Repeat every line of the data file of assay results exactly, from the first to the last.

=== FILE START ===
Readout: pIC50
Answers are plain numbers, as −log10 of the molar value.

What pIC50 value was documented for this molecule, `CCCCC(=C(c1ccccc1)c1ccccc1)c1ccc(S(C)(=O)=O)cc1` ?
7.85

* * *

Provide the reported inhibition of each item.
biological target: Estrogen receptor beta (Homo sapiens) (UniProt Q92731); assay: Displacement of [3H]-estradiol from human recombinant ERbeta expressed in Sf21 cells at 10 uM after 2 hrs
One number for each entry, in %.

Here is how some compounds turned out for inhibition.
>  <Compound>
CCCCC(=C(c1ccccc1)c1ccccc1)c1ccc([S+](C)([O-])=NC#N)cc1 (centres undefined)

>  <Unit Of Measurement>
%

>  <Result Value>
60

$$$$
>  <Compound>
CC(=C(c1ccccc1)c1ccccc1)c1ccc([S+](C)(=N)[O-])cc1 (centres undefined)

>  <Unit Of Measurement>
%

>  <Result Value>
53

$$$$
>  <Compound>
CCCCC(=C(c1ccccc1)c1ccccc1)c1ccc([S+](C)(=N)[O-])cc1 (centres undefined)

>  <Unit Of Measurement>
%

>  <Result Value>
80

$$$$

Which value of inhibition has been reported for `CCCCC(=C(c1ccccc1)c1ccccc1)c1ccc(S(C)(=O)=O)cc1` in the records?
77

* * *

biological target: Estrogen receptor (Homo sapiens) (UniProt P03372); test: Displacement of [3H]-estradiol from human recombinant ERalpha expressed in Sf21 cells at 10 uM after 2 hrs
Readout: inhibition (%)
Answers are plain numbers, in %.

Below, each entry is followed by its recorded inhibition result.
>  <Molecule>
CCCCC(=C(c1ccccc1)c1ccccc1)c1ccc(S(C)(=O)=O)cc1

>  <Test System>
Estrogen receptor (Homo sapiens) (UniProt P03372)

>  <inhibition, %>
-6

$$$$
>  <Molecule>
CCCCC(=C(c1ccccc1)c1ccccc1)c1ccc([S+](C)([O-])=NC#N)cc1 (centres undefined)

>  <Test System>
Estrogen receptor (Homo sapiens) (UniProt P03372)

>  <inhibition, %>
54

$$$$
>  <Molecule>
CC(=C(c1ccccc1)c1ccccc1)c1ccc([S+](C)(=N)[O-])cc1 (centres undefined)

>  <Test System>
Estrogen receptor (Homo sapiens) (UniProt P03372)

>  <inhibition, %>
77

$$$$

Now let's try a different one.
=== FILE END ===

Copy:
Readout: pIC50
Answers are plain numbers, as −log10 of the molar value.

What pIC50 value was documented for this molecule, `CCCCC(=C(c1ccccc1)c1ccccc1)c1ccc(S(C)(=O)=O)cc1` ?
7.85

* * *

Provide the reported inhibition of each item.
biological target: Estrogen receptor beta (Homo sapiens) (UniProt Q92731); assay: Displacement of [3H]-estradiol from human recombinant ERbeta expressed in Sf21 cells at 10 uM after 2 hrs
One number for each entry, in %.

Here is how some compounds turned out for inhibition.
>  <Compound>
CCCCC(=C(c1ccccc1)c1ccccc1)c1ccc([S+](C)([O-])=NC#N)cc1 (centres undefined)

>  <Unit Of Measurement>
%

>  <Result Value>
60

$$$$
>  <Compound>
CC(=C(c1ccccc1)c1ccccc1)c1ccc([S+](C)(=N)[O-])cc1 (centres undefined)

>  <Unit Of Measurement>
%

>  <Result Value>
53

$$$$
>  <Compound>
CCCCC(=C(c1ccccc1)c1ccccc1)c1ccc([S+](C)(=N)[O-])cc1 (centres undefined)

>  <Unit Of Measurement>
%

>  <Result Value>
80

$$$$

Which value of inhibition has been reported for `CCCCC(=C(c1ccccc1)c1ccccc1)c1ccc(S(C)(=O)=O)cc1` in the records?
77

* * *

biological target: Estrogen receptor (Homo sapiens) (UniProt P03372); test: Displacement of [3H]-estradiol from human recombinant ERalpha expressed in Sf21 cells at 10 uM after 2 hrs
Readout: inhibition (%)
Answers are plain numbers, in %.

Below, each entry is followed by its recorded inhibition result.
>  <Molecule>
CCCCC(=C(c1ccccc1)c1ccccc1)c1ccc(S(C)(=O)=O)cc1

>  <Test System>
Estrogen receptor (Homo sapiens) (UniProt P03372)

>  <inhibition, %>
-6

$$$$
>  <Molecule>
CCCCC(=C(c1ccccc1)c1ccccc1)c1ccc([S+](C)([O-])=NC#N)cc1 (centres undefined)

>  <Test System>
Estrogen receptor (Homo sapiens) (UniProt P03372)

>  <inhibition, %>
54

$$$$
>  <Molecule>
CC(=C(c1ccccc1)c1ccccc1)c1ccc([S+](C)(=N)[O-])cc1 (centres undefined)

>  <Test System>
Estrogen receptor (Homo sapiens) (UniProt P03372)

>  <inhibition, %>
77

$$$$

Now let's try a different one.